FASHION

Jil Sander and Arc’teryx take Gorpcore High Fashion


We now live in a post-Adrian Brody’s character is included Heritage wearing six layers of equipment to go for a walk society. Gorpcore“The trend for outdoor sportswear as casual wear without the need for camping” has reached the major leagues. And it’s not just on television – now one of the leading brands is officially entering the fold of haute couture.

Arc’teryx, the Vancouver-based outdoor company with cult followers outside its client base of mountain athletes, has teamed up with Jil Sander +. This is the line launched by the creative directors of Jil Sander, Luke and Lucy Meyer in 2019, and is designed as GQis Rachel Tashjian wrote earlier this year, “To complement their monastic clean main line with clothing designed for life outside the city.” Together, the two brands release a capsule of well-tailored ski equipment. The collection includes three jackets (one men’s, one women’s and one unisex), a pair of pants with bibs and Gore-Tex tennis, priced between $ 1,500 and $ 2,500, all embroidered with the logos of both brands, the distinctive Arc’teryx skeletal bird logo flying high on Jil Sander’s Sans serif.

Nicki McClaron / Courtesy of Jill Sander

Despite the growing number of fashion sets in the last few years, Arc’teryx is quite publicly firm in its position against advertising. When the Hadid sisters modeled some Arc’teryx raincoats modified by Virgil Ablo in Off-White Fall 2020 Show during the fashion week before the blockade in Paris last year, the brand later he dismissed it as an unofficial nod. Since then, they have leaned a little, releasing a more deliberate subline in line with the style. called System_A in August and plans to collaborate with the skate brand Palace for December.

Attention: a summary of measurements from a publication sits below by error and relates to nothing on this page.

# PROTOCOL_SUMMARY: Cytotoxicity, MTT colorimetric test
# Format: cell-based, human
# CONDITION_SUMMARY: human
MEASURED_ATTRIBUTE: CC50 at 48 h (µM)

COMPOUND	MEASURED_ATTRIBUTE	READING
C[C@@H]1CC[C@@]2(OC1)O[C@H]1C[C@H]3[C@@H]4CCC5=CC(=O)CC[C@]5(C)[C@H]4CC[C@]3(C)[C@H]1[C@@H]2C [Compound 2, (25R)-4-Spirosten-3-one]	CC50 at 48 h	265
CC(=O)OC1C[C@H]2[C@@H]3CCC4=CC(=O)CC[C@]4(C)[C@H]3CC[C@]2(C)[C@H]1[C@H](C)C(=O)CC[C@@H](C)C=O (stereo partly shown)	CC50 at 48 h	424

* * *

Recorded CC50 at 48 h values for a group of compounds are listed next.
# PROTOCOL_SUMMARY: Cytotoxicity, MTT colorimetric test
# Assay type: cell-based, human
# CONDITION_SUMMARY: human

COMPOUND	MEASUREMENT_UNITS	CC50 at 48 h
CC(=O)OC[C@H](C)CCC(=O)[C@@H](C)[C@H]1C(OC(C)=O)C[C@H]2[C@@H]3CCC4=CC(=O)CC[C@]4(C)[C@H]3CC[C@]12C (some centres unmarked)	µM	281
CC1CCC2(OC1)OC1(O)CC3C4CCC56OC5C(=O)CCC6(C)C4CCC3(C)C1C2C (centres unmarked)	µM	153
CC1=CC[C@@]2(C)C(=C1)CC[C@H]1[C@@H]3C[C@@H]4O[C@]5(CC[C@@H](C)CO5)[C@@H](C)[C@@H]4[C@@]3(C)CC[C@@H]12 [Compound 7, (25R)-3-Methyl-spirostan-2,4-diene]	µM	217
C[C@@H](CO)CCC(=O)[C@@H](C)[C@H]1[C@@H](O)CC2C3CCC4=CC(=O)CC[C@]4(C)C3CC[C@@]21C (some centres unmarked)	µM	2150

In Jil Sander, Meiers were also relatively careful in their collaboration. They designed field jackets for the Macintosh in 2019 and sandals for Birkenstocks last summer through Jill Sander +. “We really want to do things that make sense, to create something we wouldn’t otherwise be able to do on our own. So it’s not just about working with brands that somehow have a parallel marketing goal, “Luke Meyer told New York Times this week. “We never want to have just two product logos. It’s not really that interesting, to be honest. “

Nicki McClaron / Courtesy of Jill Sander

Trending if we reach a peak as regards the culture of cooperation, Campwear-as-Streetwear is still evolving. On the other hand, whether many buyers of Jil Sander x Arc’teryx will really test their wares on the tracks remains to be seen. Let’s keep an eye on them layered Investors of Waystar Royco.





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